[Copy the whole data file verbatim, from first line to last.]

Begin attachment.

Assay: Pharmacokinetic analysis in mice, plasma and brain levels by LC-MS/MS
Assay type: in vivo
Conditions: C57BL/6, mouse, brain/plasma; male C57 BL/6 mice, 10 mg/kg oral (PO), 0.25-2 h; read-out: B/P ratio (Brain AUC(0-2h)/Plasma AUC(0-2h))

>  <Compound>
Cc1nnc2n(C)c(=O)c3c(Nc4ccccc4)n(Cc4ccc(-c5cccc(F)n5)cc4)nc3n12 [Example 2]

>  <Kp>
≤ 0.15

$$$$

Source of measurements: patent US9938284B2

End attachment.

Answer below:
Assay: Pharmacokinetic analysis in mice, plasma and brain levels by LC-MS/MS
Assay type: in vivo
Conditions: C57BL/6, mouse, brain/plasma; male C57 BL/6 mice, 10 mg/kg oral (PO), 0.25-2 h; read-out: B/P ratio (Brain AUC(0-2h)/Plasma AUC(0-2h))

>  <Compound>
Cc1nnc2n(C)c(=O)c3c(Nc4ccccc4)n(Cc4ccc(-c5cccc(F)n5)cc4)nc3n12 [Example 2]

>  <Kp>
≤ 0.15

$$$$

Source of measurements: patent US9938284B2